OnTheCommons.org Resources

By SamuelRose, published at 10 May 2007 - 8:12pm, last updated 12 years 28 weeks ago.

On The Commons is a great resource and blog for understanding what a "commons" is.

On The Commons defines a commons this way:

The commons is a new way to express a very old idea — that some forms of wealth belong to all of us, and that these community resources must be actively protected and managed for the good of all. The commons are the things that we inherit and create jointly, and that will (hopefully) last for generations to come. The commons consists of gifts of nature such as air, water, the oceans, wildlife and wilderness, and shared “assets” like the Internet, the airwaves used for broadcasting, and public lands. The commons also includes our shared social creations: libraries, parks, public spaces as well as scientific research, creative works and public knowledge that have accumulated over centuries.

This is our common wealth, or the commons. The strange thing is, we have forgotten how to recognize the commons and act like the rightful owners of our own riches. Too many people blindly accept the “enclosure” of our commons, which transforms shared resources enjoyed by all into private commodities available only to those who can afford them. Part of the problem is the narrow version of economics that dominates in the United States today -- a version that presumes that the only important wealth is created through market exchange. We, the commoners, know otherwise.

Their key concepts are also worth looking at as well:

Published on On The Commons (http://onthecommons.org)

Key Concepts

Common assets. Those parts of the commons that have a value in the market and which are appropriate to buy and sell (see “inalienability”). Radio airwaves are a common asset, for example, as are timber and minerals on public lands and, increasingly, air and water. By recognizing certain resources as common assets, it is easier to ask: Are the common assets being responsibly managed on behalf of the general public or a distinct community of interest? Is the capital being depleted?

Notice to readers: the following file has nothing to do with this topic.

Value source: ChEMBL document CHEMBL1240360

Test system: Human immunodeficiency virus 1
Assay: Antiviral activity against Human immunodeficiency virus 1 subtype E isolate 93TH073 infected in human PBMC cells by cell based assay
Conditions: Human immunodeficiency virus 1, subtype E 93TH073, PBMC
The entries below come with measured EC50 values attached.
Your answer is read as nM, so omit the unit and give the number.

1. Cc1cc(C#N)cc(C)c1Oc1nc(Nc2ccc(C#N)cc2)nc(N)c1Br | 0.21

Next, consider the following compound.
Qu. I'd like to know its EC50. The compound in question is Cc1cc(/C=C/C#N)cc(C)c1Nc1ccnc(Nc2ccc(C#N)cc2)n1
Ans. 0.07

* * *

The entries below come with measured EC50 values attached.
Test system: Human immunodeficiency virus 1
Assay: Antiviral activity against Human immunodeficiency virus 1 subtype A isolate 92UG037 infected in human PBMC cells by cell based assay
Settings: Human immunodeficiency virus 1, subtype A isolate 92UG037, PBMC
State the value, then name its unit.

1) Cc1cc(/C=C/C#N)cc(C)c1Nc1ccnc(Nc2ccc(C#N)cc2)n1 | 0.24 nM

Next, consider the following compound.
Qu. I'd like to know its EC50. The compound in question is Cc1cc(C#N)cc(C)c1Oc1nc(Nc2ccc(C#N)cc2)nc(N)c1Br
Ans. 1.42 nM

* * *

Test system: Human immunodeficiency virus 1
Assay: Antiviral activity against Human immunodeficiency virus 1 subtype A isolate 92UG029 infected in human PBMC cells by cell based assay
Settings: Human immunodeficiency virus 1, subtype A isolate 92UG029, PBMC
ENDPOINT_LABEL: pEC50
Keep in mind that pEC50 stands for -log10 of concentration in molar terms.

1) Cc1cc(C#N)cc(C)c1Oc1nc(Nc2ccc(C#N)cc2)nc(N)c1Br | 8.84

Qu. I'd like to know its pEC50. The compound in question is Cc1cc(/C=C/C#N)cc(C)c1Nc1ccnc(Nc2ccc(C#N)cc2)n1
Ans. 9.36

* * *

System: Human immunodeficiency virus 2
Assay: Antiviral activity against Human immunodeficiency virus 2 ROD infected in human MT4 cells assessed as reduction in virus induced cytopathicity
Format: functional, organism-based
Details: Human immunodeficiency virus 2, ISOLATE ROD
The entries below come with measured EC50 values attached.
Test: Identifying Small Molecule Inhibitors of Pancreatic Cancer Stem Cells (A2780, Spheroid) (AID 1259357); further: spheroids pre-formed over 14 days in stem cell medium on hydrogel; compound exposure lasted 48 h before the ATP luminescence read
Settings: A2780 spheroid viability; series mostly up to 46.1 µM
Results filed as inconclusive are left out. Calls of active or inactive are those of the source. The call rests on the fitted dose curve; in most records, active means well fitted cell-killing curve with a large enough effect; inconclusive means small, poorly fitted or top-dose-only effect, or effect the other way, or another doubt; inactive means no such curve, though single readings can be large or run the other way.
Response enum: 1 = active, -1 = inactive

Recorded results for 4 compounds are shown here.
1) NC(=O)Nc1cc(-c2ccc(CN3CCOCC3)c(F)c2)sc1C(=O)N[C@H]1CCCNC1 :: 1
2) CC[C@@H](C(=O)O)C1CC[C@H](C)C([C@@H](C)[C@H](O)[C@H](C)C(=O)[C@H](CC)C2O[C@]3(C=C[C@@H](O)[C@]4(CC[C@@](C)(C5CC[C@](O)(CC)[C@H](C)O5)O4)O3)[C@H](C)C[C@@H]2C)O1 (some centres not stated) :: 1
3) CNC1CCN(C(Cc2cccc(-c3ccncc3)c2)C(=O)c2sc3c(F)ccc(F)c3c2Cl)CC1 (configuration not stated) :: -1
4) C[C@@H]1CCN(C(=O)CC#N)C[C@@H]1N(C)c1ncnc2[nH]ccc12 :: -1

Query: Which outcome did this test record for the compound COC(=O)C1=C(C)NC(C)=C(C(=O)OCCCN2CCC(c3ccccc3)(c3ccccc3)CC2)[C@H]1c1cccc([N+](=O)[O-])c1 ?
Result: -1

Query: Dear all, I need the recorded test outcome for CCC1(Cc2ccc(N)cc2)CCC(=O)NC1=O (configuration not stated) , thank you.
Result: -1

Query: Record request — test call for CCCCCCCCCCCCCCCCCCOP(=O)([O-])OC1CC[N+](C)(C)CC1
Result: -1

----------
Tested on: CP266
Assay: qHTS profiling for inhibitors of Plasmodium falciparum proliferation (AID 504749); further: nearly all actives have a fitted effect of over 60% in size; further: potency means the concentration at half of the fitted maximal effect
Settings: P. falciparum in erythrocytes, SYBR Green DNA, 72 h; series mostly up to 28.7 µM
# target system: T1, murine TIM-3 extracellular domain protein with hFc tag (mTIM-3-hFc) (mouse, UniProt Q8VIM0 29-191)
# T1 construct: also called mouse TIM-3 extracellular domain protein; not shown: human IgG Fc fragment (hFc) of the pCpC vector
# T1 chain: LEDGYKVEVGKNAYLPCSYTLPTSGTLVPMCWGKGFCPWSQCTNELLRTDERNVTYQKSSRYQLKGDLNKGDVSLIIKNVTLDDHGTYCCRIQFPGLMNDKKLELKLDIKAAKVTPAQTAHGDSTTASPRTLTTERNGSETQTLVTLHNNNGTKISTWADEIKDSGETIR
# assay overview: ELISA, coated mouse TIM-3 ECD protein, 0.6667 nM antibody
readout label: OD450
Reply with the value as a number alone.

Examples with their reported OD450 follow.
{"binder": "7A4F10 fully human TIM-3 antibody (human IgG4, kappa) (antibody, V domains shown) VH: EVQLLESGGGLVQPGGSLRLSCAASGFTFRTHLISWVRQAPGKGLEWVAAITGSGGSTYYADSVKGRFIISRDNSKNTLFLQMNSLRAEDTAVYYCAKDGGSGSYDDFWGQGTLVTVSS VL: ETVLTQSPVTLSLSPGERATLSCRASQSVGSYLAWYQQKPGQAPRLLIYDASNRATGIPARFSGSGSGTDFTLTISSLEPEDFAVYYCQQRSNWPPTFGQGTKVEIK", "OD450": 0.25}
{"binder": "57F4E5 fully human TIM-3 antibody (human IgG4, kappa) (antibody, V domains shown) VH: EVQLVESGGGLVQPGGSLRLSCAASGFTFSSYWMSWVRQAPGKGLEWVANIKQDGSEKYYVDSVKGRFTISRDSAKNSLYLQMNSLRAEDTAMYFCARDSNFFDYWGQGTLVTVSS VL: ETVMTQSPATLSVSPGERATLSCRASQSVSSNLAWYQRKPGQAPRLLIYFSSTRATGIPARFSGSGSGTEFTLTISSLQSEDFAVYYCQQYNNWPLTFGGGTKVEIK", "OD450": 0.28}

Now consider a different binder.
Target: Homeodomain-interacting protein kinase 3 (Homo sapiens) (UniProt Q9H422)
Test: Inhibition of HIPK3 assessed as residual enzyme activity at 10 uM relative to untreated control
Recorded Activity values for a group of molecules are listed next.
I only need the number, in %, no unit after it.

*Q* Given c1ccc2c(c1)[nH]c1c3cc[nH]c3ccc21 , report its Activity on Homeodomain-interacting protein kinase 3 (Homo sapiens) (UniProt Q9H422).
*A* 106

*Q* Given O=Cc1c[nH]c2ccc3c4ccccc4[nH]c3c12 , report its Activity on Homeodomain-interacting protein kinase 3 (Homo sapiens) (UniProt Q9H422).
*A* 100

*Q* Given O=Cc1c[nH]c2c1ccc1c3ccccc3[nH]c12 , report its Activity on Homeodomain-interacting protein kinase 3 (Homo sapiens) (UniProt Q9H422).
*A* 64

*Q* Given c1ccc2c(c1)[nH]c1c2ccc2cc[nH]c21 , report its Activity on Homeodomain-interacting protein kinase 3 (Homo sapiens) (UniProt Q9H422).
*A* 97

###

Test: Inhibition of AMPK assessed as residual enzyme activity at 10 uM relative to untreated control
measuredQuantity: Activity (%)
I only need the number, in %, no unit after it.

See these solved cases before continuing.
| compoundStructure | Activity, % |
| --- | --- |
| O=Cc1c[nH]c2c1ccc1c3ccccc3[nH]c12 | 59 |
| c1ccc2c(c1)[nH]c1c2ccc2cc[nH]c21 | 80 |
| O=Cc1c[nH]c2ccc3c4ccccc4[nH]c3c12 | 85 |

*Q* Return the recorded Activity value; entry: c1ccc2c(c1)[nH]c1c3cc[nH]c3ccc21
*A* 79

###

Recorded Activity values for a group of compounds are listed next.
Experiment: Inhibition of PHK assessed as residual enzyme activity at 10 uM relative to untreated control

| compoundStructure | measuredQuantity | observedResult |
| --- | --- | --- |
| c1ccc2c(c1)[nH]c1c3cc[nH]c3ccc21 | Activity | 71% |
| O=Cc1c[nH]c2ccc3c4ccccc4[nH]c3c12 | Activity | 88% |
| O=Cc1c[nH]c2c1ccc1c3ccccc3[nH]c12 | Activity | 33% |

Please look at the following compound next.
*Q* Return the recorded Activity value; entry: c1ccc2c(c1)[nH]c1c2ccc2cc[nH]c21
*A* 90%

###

Copyleft. A license that allows free re-use and modification of creative work so long as the derivative work remains available on the same terms. Copyleft — formally known as the “General Public License,” or GPL — was initiated by computer programmer Richard Stallman and the Free Software Foundation. [link] By protecting the creativity and energy of the commons from private appropriation, the GPL has made free software and open source software possible. A related set of licenses for other types of creative works has been devised by the Creative Commons. [link]

Corporation. A self-perpetuating legal entity whose mission is to maximize short-term return to shareholders. In its aggressive pursuit of this mission, the corporation not only produces new innovations and efficiencies, it also displaces costs onto the environment, our communities and our personal lives (see “market externalities”).

Gift economy. A community of shared purpose, such as an academic discipline, whose members give time and creativity to a defined community and reap benefits in return. In gift communities, money is an unacceptable “currency” because relationships are rooted in personal, particular and historical experiences of each individual, and cannot be converted into cash or any other fungible unit.